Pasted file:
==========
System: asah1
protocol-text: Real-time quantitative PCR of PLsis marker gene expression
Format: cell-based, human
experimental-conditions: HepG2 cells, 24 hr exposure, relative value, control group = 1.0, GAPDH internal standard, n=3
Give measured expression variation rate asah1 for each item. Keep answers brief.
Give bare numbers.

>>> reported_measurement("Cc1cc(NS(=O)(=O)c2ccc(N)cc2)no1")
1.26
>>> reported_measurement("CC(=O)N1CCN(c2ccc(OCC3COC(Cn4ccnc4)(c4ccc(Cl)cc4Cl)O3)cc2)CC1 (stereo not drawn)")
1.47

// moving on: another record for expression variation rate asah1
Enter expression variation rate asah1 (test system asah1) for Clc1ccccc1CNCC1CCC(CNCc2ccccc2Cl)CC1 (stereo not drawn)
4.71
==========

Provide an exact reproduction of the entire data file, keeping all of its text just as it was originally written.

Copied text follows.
System: asah1
protocol-text: Real-time quantitative PCR of PLsis marker gene expression
Format: cell-based, human
experimental-conditions: HepG2 cells, 24 hr exposure, relative value, control group = 1.0, GAPDH internal standard, n=3
Give measured expression variation rate asah1 for each item. Keep answers brief.
Give bare numbers.

>>> reported_measurement("Cc1cc(NS(=O)(=O)c2ccc(N)cc2)no1")
1.26
>>> reported_measurement("CC(=O)N1CCN(c2ccc(OCC3COC(Cn4ccnc4)(c4ccc(Cl)cc4Cl)O3)cc2)CC1 (stereo not drawn)")
1.47

// moving on: another record for expression variation rate asah1
Enter expression variation rate asah1 (test system asah1) for Clc1ccccc1CNCC1CCC(CNCc2ccccc2Cl)CC1 (stereo not drawn)
4.71